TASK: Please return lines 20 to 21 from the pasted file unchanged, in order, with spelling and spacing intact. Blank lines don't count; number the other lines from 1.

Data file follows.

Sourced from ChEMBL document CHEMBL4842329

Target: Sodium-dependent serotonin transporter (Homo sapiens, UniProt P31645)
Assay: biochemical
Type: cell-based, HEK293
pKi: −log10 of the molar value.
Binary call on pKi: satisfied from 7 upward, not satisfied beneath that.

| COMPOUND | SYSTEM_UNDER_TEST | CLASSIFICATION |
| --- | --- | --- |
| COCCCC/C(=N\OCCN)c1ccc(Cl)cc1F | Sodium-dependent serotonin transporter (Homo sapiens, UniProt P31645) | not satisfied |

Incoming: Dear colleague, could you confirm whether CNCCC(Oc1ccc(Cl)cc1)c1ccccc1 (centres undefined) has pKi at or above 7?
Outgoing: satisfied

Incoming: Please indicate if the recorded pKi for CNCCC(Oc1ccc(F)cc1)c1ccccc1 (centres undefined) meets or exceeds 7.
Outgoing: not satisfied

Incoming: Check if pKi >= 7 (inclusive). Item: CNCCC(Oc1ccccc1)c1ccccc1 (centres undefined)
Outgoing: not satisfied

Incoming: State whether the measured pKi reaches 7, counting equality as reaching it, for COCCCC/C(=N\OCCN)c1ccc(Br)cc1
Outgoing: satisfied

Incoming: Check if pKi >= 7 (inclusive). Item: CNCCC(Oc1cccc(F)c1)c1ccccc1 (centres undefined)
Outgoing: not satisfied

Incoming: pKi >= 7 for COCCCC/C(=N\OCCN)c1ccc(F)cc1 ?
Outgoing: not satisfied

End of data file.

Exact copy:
Incoming: pKi >= 7 for COCCCC/C(=N\OCCN)c1ccc(F)cc1 ?
Outgoing: not satisfied